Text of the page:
The Daily Press

Shapiro, Pa. lawmakers face multibilli­on-dollar budget question after major school funding ruling

- By Stephen Caruso

HARRISBURG — A long-awaited ruling on how Pennsylvan­ia funds its public schools could have a seismic impact on state finances in the coming years as policymake­rs face a multibilli­on-dollar funding disparity.

A Commonweal­th Court judge ruled Tuesday that Pennsylvan­ia’s school funding system so badly underfunds poor districts that it violates the state constituti­on.

An appeal to the state Supreme Court is possible. But should the ruling stand, new Democratic Gov. Josh Shapiro and the divided Pennsylvan­ia legislatur­e will be faced with an enormous challenge with no prescribed solution. So far, lawmakers are saying little about what lies ahead.

In her nearly 800page decision, Commonweal­th Court Judge Renée Cohn Jubelirer agreed with the central complaint in a lawsuit that advocates, parents, and six school districts filed eight years ago.

The way Pennsylvan­ia funds public schools creates a reality in which “students attending low wealth districts are being deprived of equal protection of law,” Jubelirer wrote.

Pennsylvan­ia uses two formulas to decide how much state money to send to each school district, one of which is generally seen as outdated and inequitabl­e. Districts are then left to pad out much of their budgets through property taxes, which vary widely and tend to disproport­ionately burden poor areas.

“All witnesses agree that every child can learn,” wrote Jubelirer, who was elected as a Republican. “It is now the obligation of the Legislatur­e, Executive Branch, and educators, to make the constituti­onal promise a reality in this Commonweal­th.”

Jubelirer’s ruling does not lay out an exact remedy. Changes, Jubelirer wrote, do not need to be “entirely financial. The options for reform are virtually limitless.”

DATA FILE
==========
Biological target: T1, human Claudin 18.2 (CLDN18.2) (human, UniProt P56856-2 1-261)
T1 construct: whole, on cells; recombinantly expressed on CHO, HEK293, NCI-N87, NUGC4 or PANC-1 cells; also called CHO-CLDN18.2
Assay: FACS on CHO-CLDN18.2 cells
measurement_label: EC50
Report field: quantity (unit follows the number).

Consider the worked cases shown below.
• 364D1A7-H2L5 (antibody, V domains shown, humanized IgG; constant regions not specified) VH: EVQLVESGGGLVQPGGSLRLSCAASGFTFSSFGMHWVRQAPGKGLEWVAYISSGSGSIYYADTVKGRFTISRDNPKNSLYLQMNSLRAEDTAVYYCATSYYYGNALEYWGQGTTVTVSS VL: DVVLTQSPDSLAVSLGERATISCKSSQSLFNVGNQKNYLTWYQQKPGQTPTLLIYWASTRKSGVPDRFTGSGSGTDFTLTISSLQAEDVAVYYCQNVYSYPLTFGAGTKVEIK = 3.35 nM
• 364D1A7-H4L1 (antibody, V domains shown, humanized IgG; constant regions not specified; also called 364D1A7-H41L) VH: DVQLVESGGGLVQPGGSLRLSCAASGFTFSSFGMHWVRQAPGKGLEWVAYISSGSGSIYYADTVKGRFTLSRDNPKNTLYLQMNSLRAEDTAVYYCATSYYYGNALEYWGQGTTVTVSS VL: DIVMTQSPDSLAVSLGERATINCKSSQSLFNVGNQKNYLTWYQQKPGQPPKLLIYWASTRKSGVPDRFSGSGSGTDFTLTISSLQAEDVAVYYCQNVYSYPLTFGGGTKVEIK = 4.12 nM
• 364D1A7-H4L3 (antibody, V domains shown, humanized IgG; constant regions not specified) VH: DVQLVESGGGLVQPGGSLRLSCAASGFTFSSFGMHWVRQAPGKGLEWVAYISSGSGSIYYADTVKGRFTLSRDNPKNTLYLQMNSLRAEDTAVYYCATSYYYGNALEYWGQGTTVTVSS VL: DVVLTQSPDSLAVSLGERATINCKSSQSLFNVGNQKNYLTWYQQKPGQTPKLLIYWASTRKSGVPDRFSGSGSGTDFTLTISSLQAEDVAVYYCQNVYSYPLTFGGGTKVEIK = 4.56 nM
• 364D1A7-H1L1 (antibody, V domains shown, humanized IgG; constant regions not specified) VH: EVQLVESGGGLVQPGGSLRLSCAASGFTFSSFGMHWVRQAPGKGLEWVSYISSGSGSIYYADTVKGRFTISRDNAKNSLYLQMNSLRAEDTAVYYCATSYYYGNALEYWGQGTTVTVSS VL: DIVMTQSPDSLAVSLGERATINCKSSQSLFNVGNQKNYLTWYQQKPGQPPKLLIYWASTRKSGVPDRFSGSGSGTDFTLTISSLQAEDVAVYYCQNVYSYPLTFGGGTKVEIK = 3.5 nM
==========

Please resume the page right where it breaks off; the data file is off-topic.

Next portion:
Still, policymake­rs, attorneys in the case, and education experts agree that money will be a major part of the solution.

Meeting this obligation will be an early challenge for Shapiro and for the state legislatur­e, which is split between the Democratic-controlled state House and Republican­controlled state Senate.

In a statement Tuesday, Shapiro said he believes “every child in Pennsylvan­ia should have access to a highqualit­y education.” His office did not say if it plans to appeal, and Shapiro’s statement avoided specific promises or timelines.

As attorney general, Shapiro filed a brief supporting the case amid his gubernator­ial run in spring 2022, arguing that the evidence “all points to the unmistakab­le conclusion that the General Assembly has not lived up to its obligation to provide for the maintenanc­e and support of a thorough and efficient system of public education.”

In statements, legislativ­e leaders in both chambers also avoided specifics for the most part, and instead cautioned that they were reviewing the ruling.

“We can’t undo the years of insufficie­nt funding, but as a result of this historic decision the future is brighter for our students and our communitie­s,” state House Democrats said in a statement.

State Senate Majority Leader Joe Pittman (R., Indiana) said his caucus is “committed to prioritizi­ng education empowermen­t and access for students across Pennsylvan­ia, as is evidenced by a historic level of investment in public education” in the most recent budget.

It’s true that, over the past decade, Penn

sylvania has increased basic education funding by billions of dollars. But little of that new money is being targeted at districts with growing enrollment that need it the most.